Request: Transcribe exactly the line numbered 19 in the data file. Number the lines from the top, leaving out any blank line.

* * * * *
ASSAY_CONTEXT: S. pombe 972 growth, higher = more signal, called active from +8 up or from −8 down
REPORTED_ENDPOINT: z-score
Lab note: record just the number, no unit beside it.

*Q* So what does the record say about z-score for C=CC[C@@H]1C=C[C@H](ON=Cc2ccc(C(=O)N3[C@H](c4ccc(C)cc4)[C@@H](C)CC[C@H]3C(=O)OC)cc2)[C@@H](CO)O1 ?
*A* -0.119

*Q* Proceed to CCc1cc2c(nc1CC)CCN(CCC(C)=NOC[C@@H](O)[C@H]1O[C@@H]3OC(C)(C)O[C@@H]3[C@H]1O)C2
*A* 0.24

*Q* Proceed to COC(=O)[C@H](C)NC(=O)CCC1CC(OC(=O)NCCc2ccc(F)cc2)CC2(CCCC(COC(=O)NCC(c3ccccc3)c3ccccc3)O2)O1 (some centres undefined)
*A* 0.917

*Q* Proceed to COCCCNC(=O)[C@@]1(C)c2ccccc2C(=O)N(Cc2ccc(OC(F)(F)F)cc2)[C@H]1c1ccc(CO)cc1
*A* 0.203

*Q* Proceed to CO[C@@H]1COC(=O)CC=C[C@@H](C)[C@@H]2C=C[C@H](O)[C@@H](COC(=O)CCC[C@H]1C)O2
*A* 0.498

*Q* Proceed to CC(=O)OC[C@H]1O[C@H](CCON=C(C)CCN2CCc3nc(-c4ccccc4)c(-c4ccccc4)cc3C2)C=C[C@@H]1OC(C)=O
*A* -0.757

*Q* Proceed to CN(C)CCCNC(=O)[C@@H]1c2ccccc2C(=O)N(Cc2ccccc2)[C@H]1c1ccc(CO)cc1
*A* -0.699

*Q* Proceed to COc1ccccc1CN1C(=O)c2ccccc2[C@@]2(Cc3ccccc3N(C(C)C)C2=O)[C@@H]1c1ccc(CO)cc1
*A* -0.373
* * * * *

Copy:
*A* -0.373